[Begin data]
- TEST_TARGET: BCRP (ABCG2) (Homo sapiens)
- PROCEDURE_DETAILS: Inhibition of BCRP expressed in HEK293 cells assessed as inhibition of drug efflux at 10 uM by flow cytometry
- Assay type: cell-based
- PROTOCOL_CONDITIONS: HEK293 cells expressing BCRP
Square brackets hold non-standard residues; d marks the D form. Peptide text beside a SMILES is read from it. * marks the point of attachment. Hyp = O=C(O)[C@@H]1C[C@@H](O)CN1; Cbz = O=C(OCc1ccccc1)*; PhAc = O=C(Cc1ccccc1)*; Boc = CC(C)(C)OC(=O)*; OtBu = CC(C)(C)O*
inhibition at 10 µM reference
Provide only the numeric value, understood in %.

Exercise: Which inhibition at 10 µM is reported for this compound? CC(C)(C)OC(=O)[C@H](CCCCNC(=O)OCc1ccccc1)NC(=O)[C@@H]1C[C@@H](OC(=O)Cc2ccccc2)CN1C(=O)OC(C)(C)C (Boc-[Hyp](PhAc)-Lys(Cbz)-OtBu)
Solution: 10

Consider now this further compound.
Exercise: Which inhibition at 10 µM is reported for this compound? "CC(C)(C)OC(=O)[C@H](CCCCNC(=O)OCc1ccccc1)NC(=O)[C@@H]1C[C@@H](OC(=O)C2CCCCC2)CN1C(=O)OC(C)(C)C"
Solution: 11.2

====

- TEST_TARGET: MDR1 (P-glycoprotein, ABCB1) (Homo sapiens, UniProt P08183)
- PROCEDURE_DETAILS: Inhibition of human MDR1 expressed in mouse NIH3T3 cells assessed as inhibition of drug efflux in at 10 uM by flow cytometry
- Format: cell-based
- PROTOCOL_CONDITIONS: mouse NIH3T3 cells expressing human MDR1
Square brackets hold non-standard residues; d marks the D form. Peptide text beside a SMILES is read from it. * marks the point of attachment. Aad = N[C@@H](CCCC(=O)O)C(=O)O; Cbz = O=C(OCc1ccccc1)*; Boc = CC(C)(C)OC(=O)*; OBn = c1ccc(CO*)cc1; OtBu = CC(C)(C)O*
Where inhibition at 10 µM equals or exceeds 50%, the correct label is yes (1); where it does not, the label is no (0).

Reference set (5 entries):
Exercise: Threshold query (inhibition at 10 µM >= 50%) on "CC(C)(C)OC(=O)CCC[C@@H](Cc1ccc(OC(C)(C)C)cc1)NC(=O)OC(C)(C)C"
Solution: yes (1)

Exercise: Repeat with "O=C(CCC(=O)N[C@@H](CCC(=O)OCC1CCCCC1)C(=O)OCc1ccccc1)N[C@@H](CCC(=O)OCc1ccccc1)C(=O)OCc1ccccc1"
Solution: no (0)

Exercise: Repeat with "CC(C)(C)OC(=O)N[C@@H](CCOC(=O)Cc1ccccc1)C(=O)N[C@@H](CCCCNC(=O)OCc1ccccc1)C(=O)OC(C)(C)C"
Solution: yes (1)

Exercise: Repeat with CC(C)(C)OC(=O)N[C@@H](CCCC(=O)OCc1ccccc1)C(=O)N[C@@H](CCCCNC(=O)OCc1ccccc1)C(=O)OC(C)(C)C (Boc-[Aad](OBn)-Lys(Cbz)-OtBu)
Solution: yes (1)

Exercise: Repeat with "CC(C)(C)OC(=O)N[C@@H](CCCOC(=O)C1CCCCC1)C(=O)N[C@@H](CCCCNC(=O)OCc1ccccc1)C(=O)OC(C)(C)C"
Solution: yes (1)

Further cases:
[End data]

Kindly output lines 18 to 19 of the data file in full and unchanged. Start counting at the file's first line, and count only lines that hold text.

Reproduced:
Square brackets hold non-standard residues; d marks the D form. Peptide text beside a SMILES is read from it. * marks the point of attachment. Aad = N[C@@H](CCCC(=O)O)C(=O)O; Cbz = O=C(OCc1ccccc1)*; Boc = CC(C)(C)OC(=O)*; OBn = c1ccc(CO*)cc1; OtBu = CC(C)(C)O*
Where inhibition at 10 µM equals or exceeds 50%, the correct label is yes (1); where it does not, the label is no (0).